Make you feel drained
This one is pretty self-explanatory. Too little sleep will have you feeling exhausted, both mentally and physically. You might find yourself feeling sluggish, unmotivated, and just generally not up for anything, which will negatively affect every aspect of your life. It’s okay to feel drowsy sometimes – but not always.
Cause mental problems
Sleep deprivation has been linked to a number of mental health problems, as well as emotional health problems, such as depression, anxiety, and schizophrenia. It’s important to mention that if you’re experiencing any of these symptoms, it’s important to talk to a mental health professional – not just chuck them away because they’re “sleep-related”.
Lead to more serious health problems
As you can see, sleep deprivation can cause a number of serious health problems. If left untreated, it can lead to things like heart disease, stroke, and diabetes. It’s important to get help if you think you might be suffering from sleep deprivation, as it’s not something that should be taken lightly. Diagnose sleep deprivation with your doctor, and then proceed to treat it.
How to get rid of sleep deprivation?
One thing most people do when they’re deprived of sleep is try to get enough quality sleep over the weekend, to pay off their sleep debt. However, getting a few extra hours of sleep once or twice a week just won’t cut it.
So, here’s what you’ll do to prevent sleep deprivation or get rid of it completely.
Admit you have a problem
The best way to know for sure is to track your sleep habits for a week. Keep a sleep diary and make note of how much sleep you get each night as well as how tired you feel during the day. If you’re consistently sleeping for less than seven hours a night and feel tired during the day, you probably have a problem.
One of the things sleep-deprived people should do is exercise regularly. Exercise helps improve your physical and mental health as well as your quality of sleep. It also helps reduce stress, which can be a major contributor to sleep problems. Just make sure you don’t workout too hard too late. If you do, there’s a good chance you won’t be able to rest properly.
Avoiding alcohol, stimulants & drugs
Coffee, beer, wine, alcohol, and even some sleep medicine, can all make sleep deprivation worse. These substances can make it difficult to fall asleep and stay asleep. If you’re struggling to get sufficient sleep, avoid all of these.
Eating a healthy diet
What you eat can have a big impact on your quality of sleep. Eating a healthy diet that includes plenty of fruits, vegetables, and whole grains can help you sleep better. Avoiding sugary and fatty foods can also help combat the effects of sleep deprivation.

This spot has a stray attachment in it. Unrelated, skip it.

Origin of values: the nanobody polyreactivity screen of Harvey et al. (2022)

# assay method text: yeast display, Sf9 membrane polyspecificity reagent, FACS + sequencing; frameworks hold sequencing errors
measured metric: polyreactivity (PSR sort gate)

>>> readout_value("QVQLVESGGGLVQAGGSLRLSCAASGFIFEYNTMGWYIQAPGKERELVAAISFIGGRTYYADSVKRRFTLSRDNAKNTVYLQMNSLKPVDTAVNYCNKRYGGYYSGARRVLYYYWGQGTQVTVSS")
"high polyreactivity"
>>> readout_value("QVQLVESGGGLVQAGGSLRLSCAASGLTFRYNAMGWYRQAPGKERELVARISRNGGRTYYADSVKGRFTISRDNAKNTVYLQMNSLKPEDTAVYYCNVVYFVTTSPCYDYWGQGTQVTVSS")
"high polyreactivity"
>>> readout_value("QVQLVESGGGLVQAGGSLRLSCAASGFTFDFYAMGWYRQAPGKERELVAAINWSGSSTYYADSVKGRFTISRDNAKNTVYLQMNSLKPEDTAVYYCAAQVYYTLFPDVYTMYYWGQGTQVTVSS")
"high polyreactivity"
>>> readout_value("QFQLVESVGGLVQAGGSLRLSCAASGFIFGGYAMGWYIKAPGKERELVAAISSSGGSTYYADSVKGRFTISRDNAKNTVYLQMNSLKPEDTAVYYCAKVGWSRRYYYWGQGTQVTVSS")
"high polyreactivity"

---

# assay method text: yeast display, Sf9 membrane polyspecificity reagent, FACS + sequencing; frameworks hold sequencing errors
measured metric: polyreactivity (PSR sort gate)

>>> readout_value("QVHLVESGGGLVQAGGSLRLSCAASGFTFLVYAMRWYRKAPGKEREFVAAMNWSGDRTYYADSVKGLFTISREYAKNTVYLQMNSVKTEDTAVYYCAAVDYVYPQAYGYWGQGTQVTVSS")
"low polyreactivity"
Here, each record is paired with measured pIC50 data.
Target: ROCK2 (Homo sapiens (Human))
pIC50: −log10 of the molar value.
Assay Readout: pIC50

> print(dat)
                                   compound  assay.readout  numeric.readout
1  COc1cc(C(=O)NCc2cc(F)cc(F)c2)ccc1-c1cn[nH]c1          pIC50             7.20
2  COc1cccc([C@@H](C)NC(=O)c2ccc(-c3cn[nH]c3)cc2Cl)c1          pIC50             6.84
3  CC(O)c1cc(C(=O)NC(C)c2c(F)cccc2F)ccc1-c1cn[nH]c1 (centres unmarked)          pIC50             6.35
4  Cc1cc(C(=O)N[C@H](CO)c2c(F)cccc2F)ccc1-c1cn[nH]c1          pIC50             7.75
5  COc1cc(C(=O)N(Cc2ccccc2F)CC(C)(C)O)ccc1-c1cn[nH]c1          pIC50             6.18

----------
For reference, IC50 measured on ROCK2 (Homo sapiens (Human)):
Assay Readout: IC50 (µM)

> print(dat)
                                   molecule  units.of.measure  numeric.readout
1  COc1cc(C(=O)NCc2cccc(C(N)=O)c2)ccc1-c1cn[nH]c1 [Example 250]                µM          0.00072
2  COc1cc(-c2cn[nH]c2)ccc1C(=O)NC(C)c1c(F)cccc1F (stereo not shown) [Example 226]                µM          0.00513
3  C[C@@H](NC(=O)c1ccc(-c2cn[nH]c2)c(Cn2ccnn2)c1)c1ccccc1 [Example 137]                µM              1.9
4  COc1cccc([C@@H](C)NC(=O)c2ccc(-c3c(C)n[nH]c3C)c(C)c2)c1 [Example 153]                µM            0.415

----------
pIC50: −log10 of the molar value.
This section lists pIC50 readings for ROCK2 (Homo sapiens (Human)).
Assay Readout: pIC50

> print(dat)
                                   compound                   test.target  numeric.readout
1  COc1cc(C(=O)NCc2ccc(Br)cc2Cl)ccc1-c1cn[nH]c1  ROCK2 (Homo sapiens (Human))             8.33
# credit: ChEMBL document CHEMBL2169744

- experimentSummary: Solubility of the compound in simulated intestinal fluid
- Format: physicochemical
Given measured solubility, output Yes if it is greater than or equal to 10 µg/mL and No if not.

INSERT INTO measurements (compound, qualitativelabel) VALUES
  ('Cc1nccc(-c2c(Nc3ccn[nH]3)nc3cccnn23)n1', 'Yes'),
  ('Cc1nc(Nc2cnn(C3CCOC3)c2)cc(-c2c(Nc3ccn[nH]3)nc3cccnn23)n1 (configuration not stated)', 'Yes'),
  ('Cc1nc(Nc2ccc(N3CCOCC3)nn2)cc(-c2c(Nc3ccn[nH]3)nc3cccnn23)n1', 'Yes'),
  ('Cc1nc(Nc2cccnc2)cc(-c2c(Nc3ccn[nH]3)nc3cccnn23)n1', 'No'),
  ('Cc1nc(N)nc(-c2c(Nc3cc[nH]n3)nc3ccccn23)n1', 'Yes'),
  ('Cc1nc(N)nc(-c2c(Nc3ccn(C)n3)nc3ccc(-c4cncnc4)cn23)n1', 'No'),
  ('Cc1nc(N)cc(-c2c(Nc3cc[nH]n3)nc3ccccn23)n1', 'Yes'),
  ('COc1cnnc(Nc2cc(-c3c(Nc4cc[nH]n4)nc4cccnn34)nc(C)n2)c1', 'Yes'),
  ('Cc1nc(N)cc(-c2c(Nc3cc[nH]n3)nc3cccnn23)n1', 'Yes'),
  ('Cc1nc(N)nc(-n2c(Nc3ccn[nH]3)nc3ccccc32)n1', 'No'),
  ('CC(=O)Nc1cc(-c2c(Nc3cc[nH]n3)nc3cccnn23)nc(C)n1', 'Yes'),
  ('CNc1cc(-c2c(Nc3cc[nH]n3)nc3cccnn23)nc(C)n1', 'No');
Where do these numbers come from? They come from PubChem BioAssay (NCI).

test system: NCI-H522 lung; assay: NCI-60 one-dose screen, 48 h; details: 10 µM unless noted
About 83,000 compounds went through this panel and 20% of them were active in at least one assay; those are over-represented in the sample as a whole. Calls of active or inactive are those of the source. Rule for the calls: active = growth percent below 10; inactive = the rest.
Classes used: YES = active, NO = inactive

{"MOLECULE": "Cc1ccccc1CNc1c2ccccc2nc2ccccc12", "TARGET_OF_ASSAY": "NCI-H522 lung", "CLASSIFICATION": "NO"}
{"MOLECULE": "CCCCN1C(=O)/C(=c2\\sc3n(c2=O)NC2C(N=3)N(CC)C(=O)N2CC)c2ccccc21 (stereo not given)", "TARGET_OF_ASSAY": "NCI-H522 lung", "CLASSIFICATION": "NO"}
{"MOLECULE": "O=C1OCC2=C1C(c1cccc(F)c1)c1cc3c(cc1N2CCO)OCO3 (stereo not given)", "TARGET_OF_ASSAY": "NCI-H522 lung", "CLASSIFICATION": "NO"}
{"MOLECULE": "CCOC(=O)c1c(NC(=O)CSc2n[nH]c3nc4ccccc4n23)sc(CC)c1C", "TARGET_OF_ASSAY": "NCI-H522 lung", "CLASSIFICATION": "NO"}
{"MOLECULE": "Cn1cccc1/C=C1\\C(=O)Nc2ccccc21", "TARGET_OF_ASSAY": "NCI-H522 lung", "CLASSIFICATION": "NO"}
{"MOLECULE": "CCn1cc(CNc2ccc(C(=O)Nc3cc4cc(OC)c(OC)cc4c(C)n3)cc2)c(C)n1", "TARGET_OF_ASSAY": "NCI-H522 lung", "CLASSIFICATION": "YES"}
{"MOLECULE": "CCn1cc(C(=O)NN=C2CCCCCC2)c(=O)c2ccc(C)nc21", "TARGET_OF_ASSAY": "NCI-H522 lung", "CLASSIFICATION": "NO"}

Practice healthy sleep hygiene
If you’re having trouble sleeping, one of the best things you can do is practice healthy sleep hygiene. That means going to bed and waking up at the same time each day, having a relaxing bedtime routine, avoiding stress and blue light before bed, etc. This will help regulate your body’s natural sleep patterns and make it easier to fall asleep and stay asleep.
Sticking to a program like this one can be difficult, but it’s worth it if you’re struggling with sleep deprivation.
Reducing screen time
This might be one of the hardest things to do, but you just have to do it if you want to get back to sleeping healthily.
Screen time refers to the amount of time you spend looking at screens, such as computers, phones, and TVs. This exposure can stimulate your brain and make it harder to fall asleep.
There are a few things you can do to reduce your screen time, like…
No electronics before bed
Not playing with your phone or binge-watching Netflix in bed is a must! You should create a rule for yourself that you’ll only use your bed for sleep and those extracurricular bed activities if you catch our drift. If you manage to avoid electronic devices and screens before bedtime, you will certainly sleep better. Try it for just one night – we promise you you’ll notice the results right away.
Optimizing sleep environment
Finally, do all you can do to optimize your sleeping environment. This means making sure your bedroom is dark, quiet, and cool. You might also want to invest in a comfortable mattress and pillows, as well as blackout curtains, white noise machines, earplugs or even noise-cancelling earphones.